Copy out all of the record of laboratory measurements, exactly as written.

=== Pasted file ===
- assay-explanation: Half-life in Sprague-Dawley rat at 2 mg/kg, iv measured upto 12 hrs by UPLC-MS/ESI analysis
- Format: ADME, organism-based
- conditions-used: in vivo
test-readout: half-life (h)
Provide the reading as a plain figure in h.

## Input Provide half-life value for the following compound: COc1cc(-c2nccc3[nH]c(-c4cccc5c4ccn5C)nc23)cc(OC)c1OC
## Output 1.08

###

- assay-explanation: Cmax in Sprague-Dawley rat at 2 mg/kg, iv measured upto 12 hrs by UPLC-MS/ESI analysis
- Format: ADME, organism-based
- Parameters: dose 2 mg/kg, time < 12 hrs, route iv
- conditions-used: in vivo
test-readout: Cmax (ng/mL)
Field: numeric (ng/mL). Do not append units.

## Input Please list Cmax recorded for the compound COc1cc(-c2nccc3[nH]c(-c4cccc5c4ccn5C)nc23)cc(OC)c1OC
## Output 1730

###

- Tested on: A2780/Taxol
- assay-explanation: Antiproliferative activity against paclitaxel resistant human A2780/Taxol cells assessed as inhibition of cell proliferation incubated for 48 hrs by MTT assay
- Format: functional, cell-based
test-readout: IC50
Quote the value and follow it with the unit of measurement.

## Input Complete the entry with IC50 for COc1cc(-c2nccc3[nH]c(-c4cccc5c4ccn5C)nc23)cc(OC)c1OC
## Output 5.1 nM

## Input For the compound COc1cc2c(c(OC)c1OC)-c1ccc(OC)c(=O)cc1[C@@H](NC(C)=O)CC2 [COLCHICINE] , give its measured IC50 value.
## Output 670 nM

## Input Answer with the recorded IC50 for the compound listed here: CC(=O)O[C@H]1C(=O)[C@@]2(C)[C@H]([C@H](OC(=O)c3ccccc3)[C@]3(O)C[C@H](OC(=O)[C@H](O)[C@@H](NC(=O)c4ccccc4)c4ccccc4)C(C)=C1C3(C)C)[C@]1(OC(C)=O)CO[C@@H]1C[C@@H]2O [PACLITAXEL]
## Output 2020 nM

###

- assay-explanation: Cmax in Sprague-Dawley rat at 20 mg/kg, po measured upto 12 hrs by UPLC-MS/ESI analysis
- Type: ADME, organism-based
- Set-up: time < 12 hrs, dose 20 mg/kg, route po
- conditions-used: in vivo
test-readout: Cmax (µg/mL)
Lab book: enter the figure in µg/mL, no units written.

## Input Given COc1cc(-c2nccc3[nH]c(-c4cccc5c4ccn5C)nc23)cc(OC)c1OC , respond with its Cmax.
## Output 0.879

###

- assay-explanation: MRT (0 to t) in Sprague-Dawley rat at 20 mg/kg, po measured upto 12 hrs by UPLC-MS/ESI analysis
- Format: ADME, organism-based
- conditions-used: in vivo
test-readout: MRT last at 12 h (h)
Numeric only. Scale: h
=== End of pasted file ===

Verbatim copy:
- assay-explanation: Half-life in Sprague-Dawley rat at 2 mg/kg, iv measured upto 12 hrs by UPLC-MS/ESI analysis
- Format: ADME, organism-based
- conditions-used: in vivo
test-readout: half-life (h)
Provide the reading as a plain figure in h.

## Input Provide half-life value for the following compound: COc1cc(-c2nccc3[nH]c(-c4cccc5c4ccn5C)nc23)cc(OC)c1OC
## Output 1.08

###

- assay-explanation: Cmax in Sprague-Dawley rat at 2 mg/kg, iv measured upto 12 hrs by UPLC-MS/ESI analysis
- Format: ADME, organism-based
- Parameters: dose 2 mg/kg, time < 12 hrs, route iv
- conditions-used: in vivo
test-readout: Cmax (ng/mL)
Field: numeric (ng/mL). Do not append units.

## Input Please list Cmax recorded for the compound COc1cc(-c2nccc3[nH]c(-c4cccc5c4ccn5C)nc23)cc(OC)c1OC
## Output 1730

###

- Tested on: A2780/Taxol
- assay-explanation: Antiproliferative activity against paclitaxel resistant human A2780/Taxol cells assessed as inhibition of cell proliferation incubated for 48 hrs by MTT assay
- Format: functional, cell-based
test-readout: IC50
Quote the value and follow it with the unit of measurement.

## Input Complete the entry with IC50 for COc1cc(-c2nccc3[nH]c(-c4cccc5c4ccn5C)nc23)cc(OC)c1OC
## Output 5.1 nM

## Input For the compound COc1cc2c(c(OC)c1OC)-c1ccc(OC)c(=O)cc1[C@@H](NC(C)=O)CC2 [COLCHICINE] , give its measured IC50 value.
## Output 670 nM

## Input Answer with the recorded IC50 for the compound listed here: CC(=O)O[C@H]1C(=O)[C@@]2(C)[C@H]([C@H](OC(=O)c3ccccc3)[C@]3(O)C[C@H](OC(=O)[C@H](O)[C@@H](NC(=O)c4ccccc4)c4ccccc4)C(C)=C1C3(C)C)[C@]1(OC(C)=O)CO[C@@H]1C[C@@H]2O [PACLITAXEL]
## Output 2020 nM

###

- assay-explanation: Cmax in Sprague-Dawley rat at 20 mg/kg, po measured upto 12 hrs by UPLC-MS/ESI analysis
- Type: ADME, organism-based
- Set-up: time < 12 hrs, dose 20 mg/kg, route po
- conditions-used: in vivo
test-readout: Cmax (µg/mL)
Lab book: enter the figure in µg/mL, no units written.

## Input Given COc1cc(-c2nccc3[nH]c(-c4cccc5c4ccn5C)nc23)cc(OC)c1OC , respond with its Cmax.
## Output 0.879

###

- assay-explanation: MRT (0 to t) in Sprague-Dawley rat at 20 mg/kg, po measured upto 12 hrs by UPLC-MS/ESI analysis
- Format: ADME, organism-based
- conditions-used: in vivo
test-readout: MRT last at 12 h (h)
Numeric only. Scale: h